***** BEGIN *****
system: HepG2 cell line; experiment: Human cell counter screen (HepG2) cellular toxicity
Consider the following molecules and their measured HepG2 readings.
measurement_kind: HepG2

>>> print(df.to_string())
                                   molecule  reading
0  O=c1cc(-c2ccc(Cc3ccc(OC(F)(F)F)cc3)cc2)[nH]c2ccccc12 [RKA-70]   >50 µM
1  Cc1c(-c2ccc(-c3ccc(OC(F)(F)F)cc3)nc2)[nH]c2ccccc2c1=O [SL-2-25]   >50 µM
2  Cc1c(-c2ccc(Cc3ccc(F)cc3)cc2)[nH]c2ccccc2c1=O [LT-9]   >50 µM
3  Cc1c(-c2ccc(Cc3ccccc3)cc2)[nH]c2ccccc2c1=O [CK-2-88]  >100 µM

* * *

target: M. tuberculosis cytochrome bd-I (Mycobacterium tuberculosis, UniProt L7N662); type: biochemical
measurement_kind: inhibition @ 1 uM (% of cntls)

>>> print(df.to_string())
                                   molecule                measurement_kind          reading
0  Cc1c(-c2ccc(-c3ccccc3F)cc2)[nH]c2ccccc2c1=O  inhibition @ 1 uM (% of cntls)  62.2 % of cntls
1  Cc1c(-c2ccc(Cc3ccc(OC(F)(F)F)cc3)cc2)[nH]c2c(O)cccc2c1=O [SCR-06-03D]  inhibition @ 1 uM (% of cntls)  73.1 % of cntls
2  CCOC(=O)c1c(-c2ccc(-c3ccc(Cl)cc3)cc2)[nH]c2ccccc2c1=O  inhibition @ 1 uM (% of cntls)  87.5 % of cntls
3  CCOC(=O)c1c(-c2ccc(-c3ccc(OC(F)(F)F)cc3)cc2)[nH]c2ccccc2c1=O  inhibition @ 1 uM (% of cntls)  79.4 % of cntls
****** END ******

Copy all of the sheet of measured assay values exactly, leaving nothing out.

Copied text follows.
system: HepG2 cell line; experiment: Human cell counter screen (HepG2) cellular toxicity
Consider the following molecules and their measured HepG2 readings.
measurement_kind: HepG2

>>> print(df.to_string())
                                   molecule  reading
0  O=c1cc(-c2ccc(Cc3ccc(OC(F)(F)F)cc3)cc2)[nH]c2ccccc12 [RKA-70]   >50 µM
1  Cc1c(-c2ccc(-c3ccc(OC(F)(F)F)cc3)nc2)[nH]c2ccccc2c1=O [SL-2-25]   >50 µM
2  Cc1c(-c2ccc(Cc3ccc(F)cc3)cc2)[nH]c2ccccc2c1=O [LT-9]   >50 µM
3  Cc1c(-c2ccc(Cc3ccccc3)cc2)[nH]c2ccccc2c1=O [CK-2-88]  >100 µM

* * *

target: M. tuberculosis cytochrome bd-I (Mycobacterium tuberculosis, UniProt L7N662); type: biochemical
measurement_kind: inhibition @ 1 uM (% of cntls)

>>> print(df.to_string())
                                   molecule                measurement_kind          reading
0  Cc1c(-c2ccc(-c3ccccc3F)cc2)[nH]c2ccccc2c1=O  inhibition @ 1 uM (% of cntls)  62.2 % of cntls
1  Cc1c(-c2ccc(Cc3ccc(OC(F)(F)F)cc3)cc2)[nH]c2c(O)cccc2c1=O [SCR-06-03D]  inhibition @ 1 uM (% of cntls)  73.1 % of cntls
2  CCOC(=O)c1c(-c2ccc(-c3ccc(Cl)cc3)cc2)[nH]c2ccccc2c1=O  inhibition @ 1 uM (% of cntls)  87.5 % of cntls
3  CCOC(=O)c1c(-c2ccc(-c3ccc(OC(F)(F)F)cc3)cc2)[nH]c2ccccc2c1=O  inhibition @ 1 uM (% of cntls)  79.4 % of cntls